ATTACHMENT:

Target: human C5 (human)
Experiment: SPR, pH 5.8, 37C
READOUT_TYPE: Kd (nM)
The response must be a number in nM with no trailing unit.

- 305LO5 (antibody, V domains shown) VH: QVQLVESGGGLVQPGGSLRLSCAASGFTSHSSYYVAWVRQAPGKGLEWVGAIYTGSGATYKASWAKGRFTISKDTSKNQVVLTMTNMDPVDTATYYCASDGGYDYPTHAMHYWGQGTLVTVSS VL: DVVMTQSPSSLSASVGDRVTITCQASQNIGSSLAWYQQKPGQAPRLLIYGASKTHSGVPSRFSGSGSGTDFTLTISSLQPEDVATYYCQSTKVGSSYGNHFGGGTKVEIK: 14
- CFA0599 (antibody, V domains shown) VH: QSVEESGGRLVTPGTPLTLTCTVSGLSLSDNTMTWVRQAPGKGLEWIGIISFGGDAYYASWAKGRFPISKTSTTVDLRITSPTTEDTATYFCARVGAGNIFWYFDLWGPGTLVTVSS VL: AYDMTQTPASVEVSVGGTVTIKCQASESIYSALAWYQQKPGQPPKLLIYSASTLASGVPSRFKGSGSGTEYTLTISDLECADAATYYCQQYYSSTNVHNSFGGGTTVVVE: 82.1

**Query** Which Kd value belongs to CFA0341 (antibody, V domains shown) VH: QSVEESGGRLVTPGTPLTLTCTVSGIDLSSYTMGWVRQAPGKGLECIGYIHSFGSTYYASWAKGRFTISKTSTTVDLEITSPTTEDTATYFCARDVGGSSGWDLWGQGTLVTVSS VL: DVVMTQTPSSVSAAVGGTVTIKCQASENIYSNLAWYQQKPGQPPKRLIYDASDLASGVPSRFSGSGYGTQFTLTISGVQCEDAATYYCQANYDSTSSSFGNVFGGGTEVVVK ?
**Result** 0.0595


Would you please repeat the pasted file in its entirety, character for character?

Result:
Target: human C5 (human)
Experiment: SPR, pH 5.8, 37C
READOUT_TYPE: Kd (nM)
The response must be a number in nM with no trailing unit.

- 305LO5 (antibody, V domains shown) VH: QVQLVESGGGLVQPGGSLRLSCAASGFTSHSSYYVAWVRQAPGKGLEWVGAIYTGSGATYKASWAKGRFTISKDTSKNQVVLTMTNMDPVDTATYYCASDGGYDYPTHAMHYWGQGTLVTVSS VL: DVVMTQSPSSLSASVGDRVTITCQASQNIGSSLAWYQQKPGQAPRLLIYGASKTHSGVPSRFSGSGSGTDFTLTISSLQPEDVATYYCQSTKVGSSYGNHFGGGTKVEIK: 14
- CFA0599 (antibody, V domains shown) VH: QSVEESGGRLVTPGTPLTLTCTVSGLSLSDNTMTWVRQAPGKGLEWIGIISFGGDAYYASWAKGRFPISKTSTTVDLRITSPTTEDTATYFCARVGAGNIFWYFDLWGPGTLVTVSS VL: AYDMTQTPASVEVSVGGTVTIKCQASESIYSALAWYQQKPGQPPKLLIYSASTLASGVPSRFKGSGSGTEYTLTISDLECADAATYYCQQYYSSTNVHNSFGGGTTVVVE: 82.1

**Query** Which Kd value belongs to CFA0341 (antibody, V domains shown) VH: QSVEESGGRLVTPGTPLTLTCTVSGIDLSSYTMGWVRQAPGKGLECIGYIHSFGSTYYASWAKGRFTISKTSTTVDLEITSPTTEDTATYFCARDVGGSSGWDLWGQGTLVTVSS VL: DVVMTQTPSSVSAAVGGTVTIKCQASENIYSNLAWYQQKPGQPPKRLIYDASDLASGVPSRFSGSGYGTQFTLTISGVQCEDAATYYCQANYDSTSSSFGNVFGGGTEVVVK ?
**Result** 0.0595